Tarleton State University cancels performance of gay-themed play, citing safety concerns

So much for free expression.

The much-publicized performance of a gay-themed play at Tarleton State University, scheduled for Saturday morning, was canceled Friday night due to safety concerns, The Dallas Morning News reports.

Tarleton State President F. Dominic Dottavio issued a statement earlier Friday calling the play “offensive, crude and irreverent,” but adding that stopping the production would amount to a violation of free expression. However, the university issued a statement later saying the class’s professor canceled the play due to concerns about students’ safety and the need to maintain an orderly academic environment.

Also, Friday, Texas Lt. Gov. David Dewhurst issued a statement condemning the play, according to The Texas Tribune. Here’s what Dewhurst said:

“Every citizen is entitled to the freedom of speech, but no one should have the right to use government funds or institutions to portray acts that are morally reprehensible to the majority of Americans.

Texans don’t deserve to see their hard-earned tax money used to debase their religion. This lewd display runs completely contrary to the standards of scholastic excellence and common decency that we demand in our publicly-funded institutions for higher learning.”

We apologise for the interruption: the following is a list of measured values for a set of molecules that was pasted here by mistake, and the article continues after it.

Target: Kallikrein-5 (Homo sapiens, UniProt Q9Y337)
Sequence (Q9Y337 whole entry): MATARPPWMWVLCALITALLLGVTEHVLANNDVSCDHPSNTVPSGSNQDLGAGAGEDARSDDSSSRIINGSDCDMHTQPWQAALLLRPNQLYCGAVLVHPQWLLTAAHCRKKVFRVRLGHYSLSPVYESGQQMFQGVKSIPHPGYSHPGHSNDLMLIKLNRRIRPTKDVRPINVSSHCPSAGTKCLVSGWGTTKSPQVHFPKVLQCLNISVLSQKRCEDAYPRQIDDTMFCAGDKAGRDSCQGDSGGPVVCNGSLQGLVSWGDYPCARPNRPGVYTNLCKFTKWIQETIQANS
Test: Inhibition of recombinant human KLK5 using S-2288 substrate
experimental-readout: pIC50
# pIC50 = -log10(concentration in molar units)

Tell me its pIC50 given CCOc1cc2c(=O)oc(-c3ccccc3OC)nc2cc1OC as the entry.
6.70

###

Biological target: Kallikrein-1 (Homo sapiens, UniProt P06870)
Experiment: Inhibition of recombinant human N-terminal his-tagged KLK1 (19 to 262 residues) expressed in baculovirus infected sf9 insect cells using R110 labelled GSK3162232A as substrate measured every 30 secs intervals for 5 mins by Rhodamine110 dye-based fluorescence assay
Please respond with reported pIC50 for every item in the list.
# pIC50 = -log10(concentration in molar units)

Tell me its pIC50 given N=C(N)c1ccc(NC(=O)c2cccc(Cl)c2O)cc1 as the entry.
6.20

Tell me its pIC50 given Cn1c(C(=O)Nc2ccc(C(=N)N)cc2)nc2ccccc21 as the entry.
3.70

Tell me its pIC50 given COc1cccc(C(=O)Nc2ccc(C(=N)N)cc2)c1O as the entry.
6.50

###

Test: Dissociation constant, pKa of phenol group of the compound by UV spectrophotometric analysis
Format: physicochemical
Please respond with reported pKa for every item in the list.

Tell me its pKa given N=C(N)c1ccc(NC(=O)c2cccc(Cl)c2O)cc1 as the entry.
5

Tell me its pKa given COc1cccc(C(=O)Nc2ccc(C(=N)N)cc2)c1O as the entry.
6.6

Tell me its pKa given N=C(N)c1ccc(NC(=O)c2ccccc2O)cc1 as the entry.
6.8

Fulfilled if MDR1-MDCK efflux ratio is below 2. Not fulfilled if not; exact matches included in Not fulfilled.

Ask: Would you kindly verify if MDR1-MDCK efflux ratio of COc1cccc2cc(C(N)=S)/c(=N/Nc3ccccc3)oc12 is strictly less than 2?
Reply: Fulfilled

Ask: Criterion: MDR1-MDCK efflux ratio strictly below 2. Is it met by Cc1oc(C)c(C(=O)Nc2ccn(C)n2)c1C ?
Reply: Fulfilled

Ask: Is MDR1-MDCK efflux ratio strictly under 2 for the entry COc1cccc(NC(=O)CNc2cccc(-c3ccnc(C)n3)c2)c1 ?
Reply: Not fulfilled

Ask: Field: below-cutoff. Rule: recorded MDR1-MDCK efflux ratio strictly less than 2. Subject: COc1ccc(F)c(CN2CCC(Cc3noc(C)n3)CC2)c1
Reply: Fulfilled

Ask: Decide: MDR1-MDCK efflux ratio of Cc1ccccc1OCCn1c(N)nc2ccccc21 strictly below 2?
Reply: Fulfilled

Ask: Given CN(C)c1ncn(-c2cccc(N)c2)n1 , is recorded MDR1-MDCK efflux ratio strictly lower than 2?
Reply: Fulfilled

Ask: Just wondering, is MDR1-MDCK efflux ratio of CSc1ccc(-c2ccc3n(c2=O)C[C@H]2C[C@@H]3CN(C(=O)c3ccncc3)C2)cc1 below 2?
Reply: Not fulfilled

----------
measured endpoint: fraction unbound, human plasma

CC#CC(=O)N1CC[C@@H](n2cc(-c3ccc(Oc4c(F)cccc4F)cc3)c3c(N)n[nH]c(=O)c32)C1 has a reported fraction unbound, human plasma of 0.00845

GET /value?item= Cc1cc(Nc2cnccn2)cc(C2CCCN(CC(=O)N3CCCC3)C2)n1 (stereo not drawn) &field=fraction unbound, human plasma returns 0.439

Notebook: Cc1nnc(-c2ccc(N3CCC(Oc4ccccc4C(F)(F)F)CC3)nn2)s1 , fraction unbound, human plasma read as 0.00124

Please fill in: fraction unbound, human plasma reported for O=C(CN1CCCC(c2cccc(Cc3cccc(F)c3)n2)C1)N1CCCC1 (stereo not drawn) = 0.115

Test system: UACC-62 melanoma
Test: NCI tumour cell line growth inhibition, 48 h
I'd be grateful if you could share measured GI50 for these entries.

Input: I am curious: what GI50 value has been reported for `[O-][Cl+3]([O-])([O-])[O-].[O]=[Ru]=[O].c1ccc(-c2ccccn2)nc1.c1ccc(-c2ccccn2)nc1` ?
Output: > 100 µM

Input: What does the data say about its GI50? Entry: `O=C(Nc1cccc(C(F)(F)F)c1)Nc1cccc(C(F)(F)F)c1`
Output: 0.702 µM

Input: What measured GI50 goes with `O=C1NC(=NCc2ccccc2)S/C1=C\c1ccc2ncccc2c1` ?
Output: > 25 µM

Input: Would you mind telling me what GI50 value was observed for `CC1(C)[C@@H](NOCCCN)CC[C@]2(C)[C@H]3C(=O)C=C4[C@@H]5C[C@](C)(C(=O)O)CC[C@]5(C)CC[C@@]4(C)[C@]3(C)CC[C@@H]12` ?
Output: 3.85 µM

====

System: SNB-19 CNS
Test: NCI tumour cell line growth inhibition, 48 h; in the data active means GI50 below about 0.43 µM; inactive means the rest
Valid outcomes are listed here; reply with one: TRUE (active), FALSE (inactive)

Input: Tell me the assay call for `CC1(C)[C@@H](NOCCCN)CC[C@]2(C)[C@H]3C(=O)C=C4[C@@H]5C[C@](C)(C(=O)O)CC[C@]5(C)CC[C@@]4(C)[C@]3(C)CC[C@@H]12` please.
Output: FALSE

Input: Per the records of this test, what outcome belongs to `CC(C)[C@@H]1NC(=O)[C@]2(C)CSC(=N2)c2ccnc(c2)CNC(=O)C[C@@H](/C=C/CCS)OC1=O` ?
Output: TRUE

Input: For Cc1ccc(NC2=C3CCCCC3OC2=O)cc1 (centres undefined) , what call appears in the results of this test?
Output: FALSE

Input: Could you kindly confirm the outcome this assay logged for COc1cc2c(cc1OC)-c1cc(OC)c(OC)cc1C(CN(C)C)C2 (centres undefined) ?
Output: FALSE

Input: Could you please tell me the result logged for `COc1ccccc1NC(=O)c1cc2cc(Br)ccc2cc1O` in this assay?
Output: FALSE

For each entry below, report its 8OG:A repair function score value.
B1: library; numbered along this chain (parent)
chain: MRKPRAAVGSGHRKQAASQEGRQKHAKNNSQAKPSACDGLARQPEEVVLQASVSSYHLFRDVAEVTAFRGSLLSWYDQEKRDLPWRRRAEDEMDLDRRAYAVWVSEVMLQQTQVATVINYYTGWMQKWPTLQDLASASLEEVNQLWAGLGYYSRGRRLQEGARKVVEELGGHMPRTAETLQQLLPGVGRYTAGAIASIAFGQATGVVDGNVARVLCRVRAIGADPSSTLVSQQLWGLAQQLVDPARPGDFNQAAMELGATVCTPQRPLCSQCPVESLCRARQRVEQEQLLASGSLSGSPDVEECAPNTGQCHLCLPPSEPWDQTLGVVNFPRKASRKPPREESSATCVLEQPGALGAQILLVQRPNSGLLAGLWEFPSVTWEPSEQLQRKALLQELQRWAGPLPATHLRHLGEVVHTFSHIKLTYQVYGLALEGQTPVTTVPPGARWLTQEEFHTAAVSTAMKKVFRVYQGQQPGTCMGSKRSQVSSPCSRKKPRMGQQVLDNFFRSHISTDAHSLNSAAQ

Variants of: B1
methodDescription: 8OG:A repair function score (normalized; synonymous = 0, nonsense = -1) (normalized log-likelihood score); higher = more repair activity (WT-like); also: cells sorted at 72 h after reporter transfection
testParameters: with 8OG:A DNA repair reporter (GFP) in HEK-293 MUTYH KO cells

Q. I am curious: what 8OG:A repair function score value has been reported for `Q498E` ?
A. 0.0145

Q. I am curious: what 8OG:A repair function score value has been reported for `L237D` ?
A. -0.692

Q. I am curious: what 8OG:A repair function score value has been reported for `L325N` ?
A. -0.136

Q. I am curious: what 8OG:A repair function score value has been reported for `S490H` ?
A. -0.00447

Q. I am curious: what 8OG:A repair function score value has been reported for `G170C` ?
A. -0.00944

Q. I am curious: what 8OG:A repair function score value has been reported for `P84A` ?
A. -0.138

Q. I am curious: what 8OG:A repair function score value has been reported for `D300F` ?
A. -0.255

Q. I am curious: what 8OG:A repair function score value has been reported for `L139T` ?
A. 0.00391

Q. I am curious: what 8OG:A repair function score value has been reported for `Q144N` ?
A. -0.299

—  John Wright

Letter to the editor from the president of Tarleton State University

The president of Tarleton State University sent this letter to the editor clarifying the school’s position on the controversy that has arisen about a class project that involved production of an except of the Terrence McNally play “Corpus Christi.” Click here for original story.

To the Editor:

In the past week, our community has heard and read passionate statements as a result of a student’s decision to present selected material from the play “Corpus Christi.”  The opinions expressed in the emails and phone calls received at Tarleton range from those declaring the play blasphemous and degrading to those stating the need for us to support the freedom of speech rights of the student.   Emotions surrounding the issue were heightened by some misunderstanding about Tarleton’s association with the production.  Please allow me to give some information.

  • The university does not endorse the play.
  • The play is not a University-sponsored production in the Fine Arts series at Tarleton.
  • The play is a project for a class.  It is not intended for the public any more than a student’s math assignment.

—  David Taffet